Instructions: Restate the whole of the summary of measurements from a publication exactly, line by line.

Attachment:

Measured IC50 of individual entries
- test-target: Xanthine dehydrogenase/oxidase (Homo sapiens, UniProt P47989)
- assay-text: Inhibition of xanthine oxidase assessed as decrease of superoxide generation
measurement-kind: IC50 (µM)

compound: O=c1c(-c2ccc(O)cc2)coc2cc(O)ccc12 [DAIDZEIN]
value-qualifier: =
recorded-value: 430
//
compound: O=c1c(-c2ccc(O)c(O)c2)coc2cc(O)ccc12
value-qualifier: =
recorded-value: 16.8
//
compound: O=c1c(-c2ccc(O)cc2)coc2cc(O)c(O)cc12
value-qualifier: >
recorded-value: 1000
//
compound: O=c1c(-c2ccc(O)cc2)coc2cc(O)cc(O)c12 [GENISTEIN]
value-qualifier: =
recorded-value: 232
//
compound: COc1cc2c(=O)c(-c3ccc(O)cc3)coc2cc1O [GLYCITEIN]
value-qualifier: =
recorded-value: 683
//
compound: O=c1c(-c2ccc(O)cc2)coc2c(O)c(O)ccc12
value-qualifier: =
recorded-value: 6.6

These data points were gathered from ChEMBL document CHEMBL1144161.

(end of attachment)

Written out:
Measured IC50 of individual entries
- test-target: Xanthine dehydrogenase/oxidase (Homo sapiens, UniProt P47989)
- assay-text: Inhibition of xanthine oxidase assessed as decrease of superoxide generation
measurement-kind: IC50 (µM)

compound: O=c1c(-c2ccc(O)cc2)coc2cc(O)ccc12 [DAIDZEIN]
value-qualifier: =
recorded-value: 430
//
compound: O=c1c(-c2ccc(O)c(O)c2)coc2cc(O)ccc12
value-qualifier: =
recorded-value: 16.8
//
compound: O=c1c(-c2ccc(O)cc2)coc2cc(O)c(O)cc12
value-qualifier: >
recorded-value: 1000
//
compound: O=c1c(-c2ccc(O)cc2)coc2cc(O)cc(O)c12 [GENISTEIN]
value-qualifier: =
recorded-value: 232
//
compound: COc1cc2c(=O)c(-c3ccc(O)cc3)coc2cc1O [GLYCITEIN]
value-qualifier: =
recorded-value: 683
//
compound: O=c1c(-c2ccc(O)cc2)coc2c(O)c(O)ccc12
value-qualifier: =
recorded-value: 6.6

These data points were gathered from ChEMBL document CHEMBL1144161.